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Debate the State

June 3, 2007

The inaugural issue of the Journal of Libertarian Studies, in 1977, was devoted to a symposium on Robert Nozick’s attempt, in his landmark work Anarchy, State, and Utopia, to justify the minimal state against the case, by Murray Rothbard and others, for free-market anarchy. In the years since, the debate among libertarians as to the necessity and desirability of the state has continued. Inasmuch as 2007 marks the 30th anniversary of the Journal of Libertarian Studies, it seems appropriate to commemorate the date by devoting a symposium issue, 21.1, to the anarchist/minarchist controversy.

  • Nozick had argued that in a free-market anarchy, a dominant protection agency (DPA) would be justified in using force to ban its competitors (thereby evolving into a justified monopoly state) in order to protect its customers from risky judicial procedures, so long as “independents” – those who wished to engage in rights-enforcement without the DPA’s involvement – are compensated. In “Nozick’s Failed Defense of the Just State,” Eric Roark maintains that Nozick has not shown that a ban on risky procedures could justly be extended to all independents, and also argues against the existence of the procedural rights on which Nozick’s case depends.

  • In a previous exchange, Randall Holcombe had argued that government, however undesirable it may be, is inevitable, since any stateless region is likely to be swiftly conquered by either an existing or a newly arising state; hence, rather than fighting the state, we should be working to construct the best state we can, lest a worse one be imposed on us by others. Walter Block had replied that government cannot be inevitable since it has not prevailed everywhere, and had taken issue with some of Holcombe’s examples. Now in “Is Government Really Inevitable?,” Holcombe responds that Block has mistakenly read Holcombe as arguing for the logical inevitability of government, whereas Holcombe meant only that government was inevitable given prevailing human characteristics and motivations; he also defends his examples, arguing that in any case government is more prevalent than Block recognizes. In “Rejoinder to Holcombe on the Inevitability of Government,” Block charges that Holcombe has retreated to a less interesting thesis, and adds that in any case government would still be worth combating even if it were inevitable.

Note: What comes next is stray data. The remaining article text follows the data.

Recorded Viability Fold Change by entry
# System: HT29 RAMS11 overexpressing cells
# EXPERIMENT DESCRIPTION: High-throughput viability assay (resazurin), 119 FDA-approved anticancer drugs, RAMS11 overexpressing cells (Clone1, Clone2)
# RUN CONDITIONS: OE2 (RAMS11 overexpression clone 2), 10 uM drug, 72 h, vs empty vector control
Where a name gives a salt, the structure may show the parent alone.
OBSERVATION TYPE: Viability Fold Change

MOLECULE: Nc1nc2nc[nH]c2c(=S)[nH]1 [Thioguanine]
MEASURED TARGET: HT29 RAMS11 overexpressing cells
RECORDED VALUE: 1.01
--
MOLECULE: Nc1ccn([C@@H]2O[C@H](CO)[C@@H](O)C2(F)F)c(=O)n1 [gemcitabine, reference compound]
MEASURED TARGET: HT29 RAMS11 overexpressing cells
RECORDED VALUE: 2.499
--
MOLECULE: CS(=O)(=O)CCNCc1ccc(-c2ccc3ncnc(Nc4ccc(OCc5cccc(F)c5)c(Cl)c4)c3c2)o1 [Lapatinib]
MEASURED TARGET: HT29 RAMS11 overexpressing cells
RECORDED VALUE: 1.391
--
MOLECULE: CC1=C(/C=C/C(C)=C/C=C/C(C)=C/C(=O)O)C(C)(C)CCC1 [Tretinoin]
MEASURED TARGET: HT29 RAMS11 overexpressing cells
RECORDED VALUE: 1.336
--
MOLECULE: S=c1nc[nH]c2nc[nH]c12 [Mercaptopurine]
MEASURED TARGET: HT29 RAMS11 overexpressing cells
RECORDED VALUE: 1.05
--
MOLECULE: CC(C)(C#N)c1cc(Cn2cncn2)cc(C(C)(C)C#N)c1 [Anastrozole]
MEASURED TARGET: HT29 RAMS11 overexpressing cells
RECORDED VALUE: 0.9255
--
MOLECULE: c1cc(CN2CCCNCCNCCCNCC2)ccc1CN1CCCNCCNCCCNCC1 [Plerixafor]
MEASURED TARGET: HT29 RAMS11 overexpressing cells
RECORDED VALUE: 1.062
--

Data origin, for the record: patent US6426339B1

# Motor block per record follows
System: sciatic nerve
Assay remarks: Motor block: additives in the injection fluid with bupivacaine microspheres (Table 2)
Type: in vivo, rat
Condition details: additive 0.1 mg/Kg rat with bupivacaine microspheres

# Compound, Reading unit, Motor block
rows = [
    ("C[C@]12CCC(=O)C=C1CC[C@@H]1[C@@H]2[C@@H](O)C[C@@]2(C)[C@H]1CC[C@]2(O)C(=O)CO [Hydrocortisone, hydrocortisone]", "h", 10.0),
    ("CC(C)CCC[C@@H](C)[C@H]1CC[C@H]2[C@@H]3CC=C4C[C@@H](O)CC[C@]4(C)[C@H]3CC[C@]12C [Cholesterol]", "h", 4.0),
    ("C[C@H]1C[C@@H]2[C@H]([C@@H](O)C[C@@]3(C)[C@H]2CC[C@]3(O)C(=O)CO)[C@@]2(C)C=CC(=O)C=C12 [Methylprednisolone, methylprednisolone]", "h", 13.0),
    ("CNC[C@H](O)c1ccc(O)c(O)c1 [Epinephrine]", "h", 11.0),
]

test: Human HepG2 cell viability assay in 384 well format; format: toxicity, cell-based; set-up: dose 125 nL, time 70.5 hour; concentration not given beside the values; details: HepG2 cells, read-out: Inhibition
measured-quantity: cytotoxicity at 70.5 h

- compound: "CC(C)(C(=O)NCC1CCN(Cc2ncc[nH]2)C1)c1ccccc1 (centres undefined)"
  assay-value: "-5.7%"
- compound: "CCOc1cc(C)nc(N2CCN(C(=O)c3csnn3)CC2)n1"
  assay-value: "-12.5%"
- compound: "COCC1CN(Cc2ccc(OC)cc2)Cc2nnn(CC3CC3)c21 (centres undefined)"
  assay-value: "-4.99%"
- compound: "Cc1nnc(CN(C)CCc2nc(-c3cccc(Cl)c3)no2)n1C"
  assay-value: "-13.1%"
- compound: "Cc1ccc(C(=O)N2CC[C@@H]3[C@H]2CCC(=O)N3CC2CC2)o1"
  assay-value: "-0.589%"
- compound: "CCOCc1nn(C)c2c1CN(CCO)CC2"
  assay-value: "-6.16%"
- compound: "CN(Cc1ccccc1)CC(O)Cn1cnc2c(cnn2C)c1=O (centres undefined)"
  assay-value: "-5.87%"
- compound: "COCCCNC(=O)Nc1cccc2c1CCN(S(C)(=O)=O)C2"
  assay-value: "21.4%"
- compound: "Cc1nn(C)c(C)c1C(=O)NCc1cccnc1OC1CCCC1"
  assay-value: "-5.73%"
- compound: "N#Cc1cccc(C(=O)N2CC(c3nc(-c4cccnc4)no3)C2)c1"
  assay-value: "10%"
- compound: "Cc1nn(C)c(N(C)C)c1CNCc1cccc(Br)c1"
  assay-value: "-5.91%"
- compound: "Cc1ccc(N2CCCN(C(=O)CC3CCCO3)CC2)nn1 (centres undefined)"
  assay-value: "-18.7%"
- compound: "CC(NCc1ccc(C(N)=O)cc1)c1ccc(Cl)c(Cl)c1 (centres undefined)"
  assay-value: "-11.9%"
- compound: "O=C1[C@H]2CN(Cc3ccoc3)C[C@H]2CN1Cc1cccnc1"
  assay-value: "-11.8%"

• Tibor Machan has argued previously (abstract here) that the disagreement between anarchists and minarchists is merely verbal, since the sorts of private protection agencies that market anarchists favor would necessarily have to enjoy the same sort of territorial monopoly that minarchists claim for the state. In “Anarchism and Minarchism; No Rapprochement Possible: Reply to Tibor Machan,” Walter Block retorts that anarchism and minarchism are essentially incompatible, and denies that any territorial monopoly is necessary in the provision of legal services; in “Defining Government, Begging the Question: An Answer to Walter Block’s Reply,” Machan maintains that Block fails to answer Machan’s case for territorial monopoly, and charges Block with begging the question against Machan by defining government as essentially coercive.

  • In “Contra Anarcho-Capitalism,” a critique of several market anarchist pieces including one of mine, Jordan Schneider argues that market-based law is impracticable because markets cannot provide either objectivity or a final arbiter, and also because firms will have an incentive to become abusive. “Anarchy Defended: Reply to Schneider,” I maintain that markets can provide objectivity, do not need to provide a final arbiter, and constitute a checks-and-balances restraint on incentives to abuse power.

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